• Comprehensive Strategies - Developing comprehensive intergovernmental strategies involving tribal, state, and federal governments to meet the needs of community members.
  • Self-Governance Infrastructure and Planning - Building the capacity and infrastructure to enter into self-governance compacts and other arrangements with funding agencies to take advantage of administrative flexibilities to more effectively operate programs.
  • Leadership Skills - Enriching and strengthening the management and organizational capacities of tribal governments, governing boards, tribally owned enterprises, and community leaders.
  • Technology Infrastructure - Establishing and implementing information management systems for effective and efficient administration of tribal governments and governing boards.
  • Governmental Administration - Developing and amending tribal constitutions, by-laws and codes, and council or executive branch policies and procedures to improve the regulatory, judicial, and administrative infrastructure of tribal and village governments; supporting and enforcing business and investment transactions, contracts, and property rights; rights and procedures addressing family and child welfare issues; and enhance intergovernmental relations, including clarifying tribal jurisdiction.
  • ACF Program Support - Strengthening infrastructure and increased capacity for tribal governments and governing boards to operate various ACF program.

 ANA PROJECT FRAMEWORK

Since FY2018, ANA's FOAs outlined and requested information to address the ANA project framework. The ANA project framework is intended to outline the project in a way that focuses long-term community goals toward achievable and measurable project outcomes. ANA’s project framework includes a long-term community goal, current community condition, project goal, objectives, indicators, outcomes, and outputs. Together these components relate a long-term goal for the community to a specific project goal, define targets for project achievement, and provide structure to measure project outcomes. The ANA project framework must demonstrate a logical relationship that connects all concepts.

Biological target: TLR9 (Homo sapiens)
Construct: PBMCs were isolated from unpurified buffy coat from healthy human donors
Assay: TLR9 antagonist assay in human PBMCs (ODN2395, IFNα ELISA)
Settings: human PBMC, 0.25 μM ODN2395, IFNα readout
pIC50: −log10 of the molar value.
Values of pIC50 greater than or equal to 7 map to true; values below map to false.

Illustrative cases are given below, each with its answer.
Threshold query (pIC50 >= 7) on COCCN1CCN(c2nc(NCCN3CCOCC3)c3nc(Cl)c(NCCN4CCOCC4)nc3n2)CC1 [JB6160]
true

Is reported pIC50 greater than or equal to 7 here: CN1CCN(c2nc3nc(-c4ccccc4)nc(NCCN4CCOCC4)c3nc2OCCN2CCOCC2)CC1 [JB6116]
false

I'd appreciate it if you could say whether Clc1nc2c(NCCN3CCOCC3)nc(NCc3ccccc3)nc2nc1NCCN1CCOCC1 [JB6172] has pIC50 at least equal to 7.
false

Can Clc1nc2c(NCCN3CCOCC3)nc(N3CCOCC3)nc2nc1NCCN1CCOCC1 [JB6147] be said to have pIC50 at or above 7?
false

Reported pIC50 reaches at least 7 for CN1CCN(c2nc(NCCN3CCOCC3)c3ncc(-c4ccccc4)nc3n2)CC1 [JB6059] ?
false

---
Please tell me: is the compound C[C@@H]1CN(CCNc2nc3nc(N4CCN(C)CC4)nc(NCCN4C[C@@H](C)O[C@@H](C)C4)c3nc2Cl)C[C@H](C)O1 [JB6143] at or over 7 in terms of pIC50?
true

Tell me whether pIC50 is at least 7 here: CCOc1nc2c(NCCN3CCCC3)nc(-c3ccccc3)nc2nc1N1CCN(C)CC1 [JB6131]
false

Additional information about the components of the ANA project framework can be found in Section IV.2. Content and Form of Application Submission, The Project Description, Expected Outcomes.

 

PROJECT MONITORING TOOLS

Since FY2018, ANA also required information to address an outcome tracking strategy. The outcome tracking strategy must be used along with the Objective Work Plan (OWP), throughout project planning and implementation to identify and monitor the steps towards achieving project objectives.

Outcome Tracking Strategy
The outcome tracking strategy is designed to be used during project implementation to collect data and support project staff in monitoring their own progress towards achieving anticipated outcomes. The outcome tracking strategy includes a narrative description of the means for measuring project progress, and includes who and how the project will collect, manage and analyze data.  An outcome tracker provides a visual format that aligns project information with projected targets for achievement at the end of each year of project implementation.

Applicants are encouraged to format the outcome tracker as described in the Appendix C, Outcome Tracker.

See Section IV.2. Content and Form of Application Submission, The Project Description and the Appendix C, Outcome Tracker for additional information.

Objective Work Plan (OWP)

The OWP is a required form approved by the Office of Management and Budget (OMB) that serves as a blueprint for project implementation. The OWP form and its instructions are available in the FOA's Grant Application Package at www​.grant​s​.gov​ and on the Grants.gov Forms/SF-424 Family page at http​://www​.grant​s​.gov​/web​/grant​s​/forms​/sf​-424​- famil​y​.html​. The OWP form and its instructions are also available at http​://www​.acf​.hhs​.gov​/progr​ams​/ana​/resou​rce​/objec​tive​-work​-plan​.

Applicants are encouraged to use the OWP form on Grant​s​.gov​.

See Section IV.2. Content and Form of Application Submission, The Project Description for additional information.

 KEY PROJECT FEATURES

Community-Based Strategy: ANA emphasizes projects that are designed around community-based priorities for self-sufficiency; therefore successful applications must address a community-based strategy for implementation and sustainability of project goals, measurable outcomes and objectives. See Section IV.2. Content and Form of Application Submission, The Project Description for additional information.

Key Personnel: It is vital to the success of any project that key personnel are qualified and available. Successful applications must fully plan for project staffing, including recruitment, retention, and contingencies for key staff positions.